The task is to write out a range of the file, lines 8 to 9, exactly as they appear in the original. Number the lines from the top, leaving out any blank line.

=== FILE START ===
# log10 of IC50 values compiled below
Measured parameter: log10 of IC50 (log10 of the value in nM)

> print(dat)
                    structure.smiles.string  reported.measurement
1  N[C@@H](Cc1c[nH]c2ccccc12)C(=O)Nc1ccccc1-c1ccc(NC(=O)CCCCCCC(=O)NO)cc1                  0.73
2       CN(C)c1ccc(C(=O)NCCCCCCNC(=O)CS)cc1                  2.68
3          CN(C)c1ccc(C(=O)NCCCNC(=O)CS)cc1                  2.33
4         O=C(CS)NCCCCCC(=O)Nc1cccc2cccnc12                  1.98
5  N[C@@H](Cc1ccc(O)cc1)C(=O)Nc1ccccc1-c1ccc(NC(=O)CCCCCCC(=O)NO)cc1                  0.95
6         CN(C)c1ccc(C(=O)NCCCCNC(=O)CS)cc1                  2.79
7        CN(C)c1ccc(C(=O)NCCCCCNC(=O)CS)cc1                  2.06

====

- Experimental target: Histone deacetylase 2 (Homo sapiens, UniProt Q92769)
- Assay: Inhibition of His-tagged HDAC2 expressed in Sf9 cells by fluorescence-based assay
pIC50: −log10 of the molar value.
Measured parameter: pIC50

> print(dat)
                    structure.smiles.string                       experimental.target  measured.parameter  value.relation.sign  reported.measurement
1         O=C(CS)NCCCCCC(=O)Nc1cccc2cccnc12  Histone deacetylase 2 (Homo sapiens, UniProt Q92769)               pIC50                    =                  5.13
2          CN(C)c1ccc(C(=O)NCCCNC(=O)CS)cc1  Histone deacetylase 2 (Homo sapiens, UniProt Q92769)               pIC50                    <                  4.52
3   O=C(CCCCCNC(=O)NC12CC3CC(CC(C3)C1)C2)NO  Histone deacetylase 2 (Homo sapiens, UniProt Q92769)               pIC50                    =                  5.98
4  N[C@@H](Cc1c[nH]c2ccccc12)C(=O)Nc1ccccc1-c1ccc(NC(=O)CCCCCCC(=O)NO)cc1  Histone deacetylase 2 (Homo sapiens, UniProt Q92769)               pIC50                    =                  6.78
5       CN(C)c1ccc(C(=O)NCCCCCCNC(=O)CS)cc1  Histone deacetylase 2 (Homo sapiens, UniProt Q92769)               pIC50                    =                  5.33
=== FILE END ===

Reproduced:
4         O=C(CS)NCCCCCC(=O)Nc1cccc2cccnc12                  1.98
5  N[C@@H](Cc1ccc(O)cc1)C(=O)Nc1ccccc1-c1ccc(NC(=O)CCCCCCC(=O)NO)cc1                  0.95